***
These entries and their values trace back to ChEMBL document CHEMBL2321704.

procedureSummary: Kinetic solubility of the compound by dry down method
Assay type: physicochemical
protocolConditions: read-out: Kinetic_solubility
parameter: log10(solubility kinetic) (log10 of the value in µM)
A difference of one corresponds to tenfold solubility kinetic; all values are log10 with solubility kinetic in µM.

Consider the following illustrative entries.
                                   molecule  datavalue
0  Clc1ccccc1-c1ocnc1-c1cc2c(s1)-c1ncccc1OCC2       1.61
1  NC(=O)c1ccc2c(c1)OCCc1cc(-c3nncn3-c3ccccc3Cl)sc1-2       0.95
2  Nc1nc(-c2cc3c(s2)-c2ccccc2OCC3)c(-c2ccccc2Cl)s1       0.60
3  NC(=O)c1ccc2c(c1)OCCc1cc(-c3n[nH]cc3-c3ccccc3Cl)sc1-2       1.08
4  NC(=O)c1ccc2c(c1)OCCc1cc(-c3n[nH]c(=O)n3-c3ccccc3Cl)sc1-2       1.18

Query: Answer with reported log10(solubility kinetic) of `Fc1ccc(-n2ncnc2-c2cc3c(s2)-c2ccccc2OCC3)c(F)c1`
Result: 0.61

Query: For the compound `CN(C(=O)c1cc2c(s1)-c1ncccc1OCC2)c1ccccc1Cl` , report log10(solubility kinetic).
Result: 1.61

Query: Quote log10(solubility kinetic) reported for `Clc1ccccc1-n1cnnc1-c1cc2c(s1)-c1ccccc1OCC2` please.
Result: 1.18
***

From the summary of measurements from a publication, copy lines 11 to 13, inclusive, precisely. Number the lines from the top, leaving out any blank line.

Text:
2  Nc1nc(-c2cc3c(s2)-c2ccccc2OCC3)c(-c2ccccc2Cl)s1       0.60
3  NC(=O)c1ccc2c(c1)OCCc1cc(-c3n[nH]cc3-c3ccccc3Cl)sc1-2       1.08
4  NC(=O)c1ccc2c(c1)OCCc1cc(-c3n[nH]c(=O)n3-c3ccccc3Cl)sc1-2       1.18